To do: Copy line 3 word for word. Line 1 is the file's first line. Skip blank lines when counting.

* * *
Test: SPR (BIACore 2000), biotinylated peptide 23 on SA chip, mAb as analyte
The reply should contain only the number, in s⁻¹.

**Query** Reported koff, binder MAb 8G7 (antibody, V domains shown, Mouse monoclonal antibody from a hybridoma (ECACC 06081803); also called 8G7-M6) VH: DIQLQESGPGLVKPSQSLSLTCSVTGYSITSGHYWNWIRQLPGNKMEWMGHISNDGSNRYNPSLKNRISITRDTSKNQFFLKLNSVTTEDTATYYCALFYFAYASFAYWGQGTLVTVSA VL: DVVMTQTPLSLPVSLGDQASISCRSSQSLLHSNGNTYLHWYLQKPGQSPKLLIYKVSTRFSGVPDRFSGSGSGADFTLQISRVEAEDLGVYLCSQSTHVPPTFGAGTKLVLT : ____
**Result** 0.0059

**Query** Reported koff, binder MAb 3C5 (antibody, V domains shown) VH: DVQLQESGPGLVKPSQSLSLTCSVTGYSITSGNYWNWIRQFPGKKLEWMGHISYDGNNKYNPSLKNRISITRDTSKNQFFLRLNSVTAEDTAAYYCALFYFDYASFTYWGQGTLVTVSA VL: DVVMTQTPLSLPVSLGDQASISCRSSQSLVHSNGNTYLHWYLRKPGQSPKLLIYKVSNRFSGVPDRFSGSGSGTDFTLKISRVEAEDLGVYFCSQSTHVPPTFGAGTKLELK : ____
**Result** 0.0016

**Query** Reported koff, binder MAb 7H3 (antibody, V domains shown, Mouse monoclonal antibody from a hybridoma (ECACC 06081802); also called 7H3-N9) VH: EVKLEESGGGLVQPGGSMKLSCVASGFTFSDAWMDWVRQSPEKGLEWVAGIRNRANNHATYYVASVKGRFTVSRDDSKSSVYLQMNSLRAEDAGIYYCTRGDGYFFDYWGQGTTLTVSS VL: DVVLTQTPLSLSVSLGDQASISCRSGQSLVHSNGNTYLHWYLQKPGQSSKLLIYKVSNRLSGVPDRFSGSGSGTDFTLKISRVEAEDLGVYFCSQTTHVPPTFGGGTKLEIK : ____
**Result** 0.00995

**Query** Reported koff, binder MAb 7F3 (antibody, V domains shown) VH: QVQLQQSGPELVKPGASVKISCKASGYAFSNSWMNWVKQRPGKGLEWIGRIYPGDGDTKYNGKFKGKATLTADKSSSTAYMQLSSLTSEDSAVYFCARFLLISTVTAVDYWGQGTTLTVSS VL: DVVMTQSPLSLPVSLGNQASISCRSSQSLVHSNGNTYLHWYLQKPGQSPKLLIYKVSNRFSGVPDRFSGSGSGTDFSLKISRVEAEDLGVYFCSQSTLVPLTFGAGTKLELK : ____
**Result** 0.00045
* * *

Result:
**Query** Reported koff, binder MAb 8G7 (antibody, V domains shown, Mouse monoclonal antibody from a hybridoma (ECACC 06081803); also called 8G7-M6) VH: DIQLQESGPGLVKPSQSLSLTCSVTGYSITSGHYWNWIRQLPGNKMEWMGHISNDGSNRYNPSLKNRISITRDTSKNQFFLKLNSVTTEDTATYYCALFYFAYASFAYWGQGTLVTVSA VL: DVVMTQTPLSLPVSLGDQASISCRSSQSLLHSNGNTYLHWYLQKPGQSPKLLIYKVSTRFSGVPDRFSGSGSGADFTLQISRVEAEDLGVYLCSQSTHVPPTFGAGTKLVLT : ____